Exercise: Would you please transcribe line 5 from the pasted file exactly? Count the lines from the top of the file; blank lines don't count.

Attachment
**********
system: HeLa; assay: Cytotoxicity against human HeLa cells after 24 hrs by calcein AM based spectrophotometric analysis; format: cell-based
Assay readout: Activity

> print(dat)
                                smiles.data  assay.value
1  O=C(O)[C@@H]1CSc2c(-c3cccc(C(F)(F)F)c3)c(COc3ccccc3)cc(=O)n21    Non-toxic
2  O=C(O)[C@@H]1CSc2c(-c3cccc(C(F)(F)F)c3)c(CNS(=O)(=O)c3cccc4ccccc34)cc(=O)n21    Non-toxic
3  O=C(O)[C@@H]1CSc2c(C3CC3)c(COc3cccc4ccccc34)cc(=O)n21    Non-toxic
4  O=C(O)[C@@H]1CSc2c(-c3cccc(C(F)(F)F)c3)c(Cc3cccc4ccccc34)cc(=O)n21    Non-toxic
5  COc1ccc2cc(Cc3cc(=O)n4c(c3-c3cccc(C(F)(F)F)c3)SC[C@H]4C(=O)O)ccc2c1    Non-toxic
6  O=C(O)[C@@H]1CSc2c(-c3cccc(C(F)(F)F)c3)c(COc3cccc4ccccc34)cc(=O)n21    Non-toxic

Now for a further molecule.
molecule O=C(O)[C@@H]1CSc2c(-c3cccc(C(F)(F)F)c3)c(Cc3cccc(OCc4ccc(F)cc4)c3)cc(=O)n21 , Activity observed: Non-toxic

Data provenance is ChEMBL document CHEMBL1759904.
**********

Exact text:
1  O=C(O)[C@@H]1CSc2c(-c3cccc(C(F)(F)F)c3)c(COc3ccccc3)cc(=O)n21    Non-toxic